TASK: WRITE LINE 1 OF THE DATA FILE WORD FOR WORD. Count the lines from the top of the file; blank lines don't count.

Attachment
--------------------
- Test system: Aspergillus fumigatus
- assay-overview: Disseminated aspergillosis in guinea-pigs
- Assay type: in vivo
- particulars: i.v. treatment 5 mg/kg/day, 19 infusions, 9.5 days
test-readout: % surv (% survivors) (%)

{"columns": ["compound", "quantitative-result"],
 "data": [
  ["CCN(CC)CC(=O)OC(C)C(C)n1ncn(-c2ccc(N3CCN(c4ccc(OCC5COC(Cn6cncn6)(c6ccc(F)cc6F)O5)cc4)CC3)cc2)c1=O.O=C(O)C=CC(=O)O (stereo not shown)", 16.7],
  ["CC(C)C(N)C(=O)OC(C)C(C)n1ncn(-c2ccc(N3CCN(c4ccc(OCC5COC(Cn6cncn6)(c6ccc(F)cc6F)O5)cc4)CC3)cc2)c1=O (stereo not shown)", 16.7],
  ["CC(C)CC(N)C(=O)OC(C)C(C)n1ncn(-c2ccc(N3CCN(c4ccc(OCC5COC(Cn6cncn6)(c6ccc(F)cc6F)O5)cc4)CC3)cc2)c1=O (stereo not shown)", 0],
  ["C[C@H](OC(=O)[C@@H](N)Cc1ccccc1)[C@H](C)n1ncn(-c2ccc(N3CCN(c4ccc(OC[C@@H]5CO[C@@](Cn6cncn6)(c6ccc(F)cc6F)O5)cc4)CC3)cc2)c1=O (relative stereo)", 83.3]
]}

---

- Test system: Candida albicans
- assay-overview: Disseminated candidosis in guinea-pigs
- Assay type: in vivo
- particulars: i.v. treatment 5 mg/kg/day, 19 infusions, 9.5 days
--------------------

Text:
- Test system: Aspergillus fumigatus